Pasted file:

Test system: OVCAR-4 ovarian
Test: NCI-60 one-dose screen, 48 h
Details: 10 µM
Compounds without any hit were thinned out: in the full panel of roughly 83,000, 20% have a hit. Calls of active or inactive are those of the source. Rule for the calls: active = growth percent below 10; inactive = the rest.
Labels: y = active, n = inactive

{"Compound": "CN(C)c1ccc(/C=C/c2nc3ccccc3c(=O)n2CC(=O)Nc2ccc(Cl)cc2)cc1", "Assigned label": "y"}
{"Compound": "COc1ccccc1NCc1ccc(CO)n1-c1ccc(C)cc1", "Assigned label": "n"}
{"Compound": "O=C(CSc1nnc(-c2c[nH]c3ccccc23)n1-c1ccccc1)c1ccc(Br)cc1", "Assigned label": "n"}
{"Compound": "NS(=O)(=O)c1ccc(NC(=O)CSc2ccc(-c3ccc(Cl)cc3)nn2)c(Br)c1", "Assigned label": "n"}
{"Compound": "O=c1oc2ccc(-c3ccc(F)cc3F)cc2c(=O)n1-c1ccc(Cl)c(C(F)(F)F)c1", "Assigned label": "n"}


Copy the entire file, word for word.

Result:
Test system: OVCAR-4 ovarian
Test: NCI-60 one-dose screen, 48 h
Details: 10 µM
Compounds without any hit were thinned out: in the full panel of roughly 83,000, 20% have a hit. Calls of active or inactive are those of the source. Rule for the calls: active = growth percent below 10; inactive = the rest.
Labels: y = active, n = inactive

{"Compound": "CN(C)c1ccc(/C=C/c2nc3ccccc3c(=O)n2CC(=O)Nc2ccc(Cl)cc2)cc1", "Assigned label": "y"}
{"Compound": "COc1ccccc1NCc1ccc(CO)n1-c1ccc(C)cc1", "Assigned label": "n"}
{"Compound": "O=C(CSc1nnc(-c2c[nH]c3ccccc23)n1-c1ccccc1)c1ccc(Br)cc1", "Assigned label": "n"}
{"Compound": "NS(=O)(=O)c1ccc(NC(=O)CSc2ccc(-c3ccc(Cl)cc3)nn2)c(Br)c1", "Assigned label": "n"}
{"Compound": "O=c1oc2ccc(-c3ccc(F)cc3F)cc2c(=O)n1-c1ccc(Cl)c(C(F)(F)F)c1", "Assigned label": "n"}